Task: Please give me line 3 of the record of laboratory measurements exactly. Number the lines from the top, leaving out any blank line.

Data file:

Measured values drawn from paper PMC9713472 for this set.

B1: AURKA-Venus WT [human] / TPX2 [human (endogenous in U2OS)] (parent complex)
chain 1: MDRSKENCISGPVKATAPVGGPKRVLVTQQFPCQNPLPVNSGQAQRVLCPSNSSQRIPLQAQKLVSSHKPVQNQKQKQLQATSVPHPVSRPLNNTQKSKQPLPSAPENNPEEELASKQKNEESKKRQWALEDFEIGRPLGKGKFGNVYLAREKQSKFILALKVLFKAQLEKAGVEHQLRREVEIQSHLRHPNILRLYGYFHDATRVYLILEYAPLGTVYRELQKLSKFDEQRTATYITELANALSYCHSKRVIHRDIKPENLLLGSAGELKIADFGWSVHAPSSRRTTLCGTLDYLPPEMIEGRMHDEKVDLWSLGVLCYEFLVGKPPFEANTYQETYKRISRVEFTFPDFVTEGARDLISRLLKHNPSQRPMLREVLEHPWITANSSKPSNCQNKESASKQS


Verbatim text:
chain 1: MDRSKENCISGPVKATAPVGGPKRVLVTQQFPCQNPLPVNSGQAQRVLCPSNSSQRIPLQAQKLVSSHKPVQNQKQKQLQATSVPHPVSRPLNNTQKSKQPLPSAPENNPEEELASKQKNEESKKRQWALEDFEIGRPLGKGKFGNVYLAREKQSKFILALKVLFKAQLEKAGVEHQLRREVEIQSHLRHPNILRLYGYFHDATRVYLILEYAPLGTVYRELQKLSKFDEQRTATYITELANALSYCHSKRVIHRDIKPENLLLGSAGELKIADFGWSVHAPSSRRTTLCGTLDYLPPEMIEGRMHDEKVDLWSLGVLCYEFLVGKPPFEANTYQETYKRISRVEFTFPDFVTEGARDLISRLLKHNPSQRPMLREVLEHPWITANSSKPSNCQNKESASKQS